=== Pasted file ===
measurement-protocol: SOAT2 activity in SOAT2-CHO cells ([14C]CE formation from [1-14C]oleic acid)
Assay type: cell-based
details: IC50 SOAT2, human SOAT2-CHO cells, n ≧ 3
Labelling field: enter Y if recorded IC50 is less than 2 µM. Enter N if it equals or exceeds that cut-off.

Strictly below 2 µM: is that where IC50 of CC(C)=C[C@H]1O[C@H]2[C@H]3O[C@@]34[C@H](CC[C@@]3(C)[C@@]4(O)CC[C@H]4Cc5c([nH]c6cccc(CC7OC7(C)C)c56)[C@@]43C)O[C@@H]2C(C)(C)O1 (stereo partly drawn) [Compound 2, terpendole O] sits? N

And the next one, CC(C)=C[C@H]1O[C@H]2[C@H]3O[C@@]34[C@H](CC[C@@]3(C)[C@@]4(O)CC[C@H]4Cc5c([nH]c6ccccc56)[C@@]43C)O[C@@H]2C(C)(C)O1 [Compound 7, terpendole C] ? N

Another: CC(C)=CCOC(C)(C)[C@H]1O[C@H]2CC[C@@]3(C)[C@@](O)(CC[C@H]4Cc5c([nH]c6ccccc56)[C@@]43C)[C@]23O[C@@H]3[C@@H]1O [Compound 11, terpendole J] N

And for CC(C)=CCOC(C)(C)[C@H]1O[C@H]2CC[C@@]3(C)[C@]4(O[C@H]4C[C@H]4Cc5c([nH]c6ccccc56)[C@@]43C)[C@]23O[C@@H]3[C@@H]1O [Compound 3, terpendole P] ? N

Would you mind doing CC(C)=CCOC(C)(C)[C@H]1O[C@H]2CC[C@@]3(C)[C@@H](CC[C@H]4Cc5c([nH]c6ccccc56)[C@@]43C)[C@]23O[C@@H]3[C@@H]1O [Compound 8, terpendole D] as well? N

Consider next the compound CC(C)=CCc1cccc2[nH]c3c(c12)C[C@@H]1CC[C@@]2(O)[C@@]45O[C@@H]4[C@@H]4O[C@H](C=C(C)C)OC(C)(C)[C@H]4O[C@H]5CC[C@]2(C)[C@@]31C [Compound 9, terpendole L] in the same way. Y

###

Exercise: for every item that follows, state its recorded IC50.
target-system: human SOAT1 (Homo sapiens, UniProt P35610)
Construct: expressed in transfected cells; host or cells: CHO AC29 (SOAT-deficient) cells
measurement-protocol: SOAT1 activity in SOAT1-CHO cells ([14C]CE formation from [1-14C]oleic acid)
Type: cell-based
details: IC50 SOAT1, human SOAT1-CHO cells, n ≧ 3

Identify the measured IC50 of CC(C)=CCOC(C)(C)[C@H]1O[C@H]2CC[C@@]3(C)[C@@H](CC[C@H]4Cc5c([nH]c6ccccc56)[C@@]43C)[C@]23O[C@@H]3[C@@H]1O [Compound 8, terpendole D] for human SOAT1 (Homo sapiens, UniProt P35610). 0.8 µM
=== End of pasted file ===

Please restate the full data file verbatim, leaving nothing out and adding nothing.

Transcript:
measurement-protocol: SOAT2 activity in SOAT2-CHO cells ([14C]CE formation from [1-14C]oleic acid)
Assay type: cell-based
details: IC50 SOAT2, human SOAT2-CHO cells, n ≧ 3
Labelling field: enter Y if recorded IC50 is less than 2 µM. Enter N if it equals or exceeds that cut-off.

Strictly below 2 µM: is that where IC50 of CC(C)=C[C@H]1O[C@H]2[C@H]3O[C@@]34[C@H](CC[C@@]3(C)[C@@]4(O)CC[C@H]4Cc5c([nH]c6cccc(CC7OC7(C)C)c56)[C@@]43C)O[C@@H]2C(C)(C)O1 (stereo partly drawn) [Compound 2, terpendole O] sits? N

And the next one, CC(C)=C[C@H]1O[C@H]2[C@H]3O[C@@]34[C@H](CC[C@@]3(C)[C@@]4(O)CC[C@H]4Cc5c([nH]c6ccccc56)[C@@]43C)O[C@@H]2C(C)(C)O1 [Compound 7, terpendole C] ? N

Another: CC(C)=CCOC(C)(C)[C@H]1O[C@H]2CC[C@@]3(C)[C@@](O)(CC[C@H]4Cc5c([nH]c6ccccc56)[C@@]43C)[C@]23O[C@@H]3[C@@H]1O [Compound 11, terpendole J] N

And for CC(C)=CCOC(C)(C)[C@H]1O[C@H]2CC[C@@]3(C)[C@]4(O[C@H]4C[C@H]4Cc5c([nH]c6ccccc56)[C@@]43C)[C@]23O[C@@H]3[C@@H]1O [Compound 3, terpendole P] ? N

Would you mind doing CC(C)=CCOC(C)(C)[C@H]1O[C@H]2CC[C@@]3(C)[C@@H](CC[C@H]4Cc5c([nH]c6ccccc56)[C@@]43C)[C@]23O[C@@H]3[C@@H]1O [Compound 8, terpendole D] as well? N

Consider next the compound CC(C)=CCc1cccc2[nH]c3c(c12)C[C@@H]1CC[C@@]2(O)[C@@]45O[C@@H]4[C@@H]4O[C@H](C=C(C)C)OC(C)(C)[C@H]4O[C@H]5CC[C@]2(C)[C@@]31C [Compound 9, terpendole L] in the same way. Y

###

Exercise: for every item that follows, state its recorded IC50.
target-system: human SOAT1 (Homo sapiens, UniProt P35610)
Construct: expressed in transfected cells; host or cells: CHO AC29 (SOAT-deficient) cells
measurement-protocol: SOAT1 activity in SOAT1-CHO cells ([14C]CE formation from [1-14C]oleic acid)
Type: cell-based
details: IC50 SOAT1, human SOAT1-CHO cells, n ≧ 3

Identify the measured IC50 of CC(C)=CCOC(C)(C)[C@H]1O[C@H]2CC[C@@]3(C)[C@@H](CC[C@H]4Cc5c([nH]c6ccccc56)[C@@]43C)[C@]23O[C@@H]3[C@@H]1O [Compound 8, terpendole D] for human SOAT1 (Homo sapiens, UniProt P35610). 0.8 µM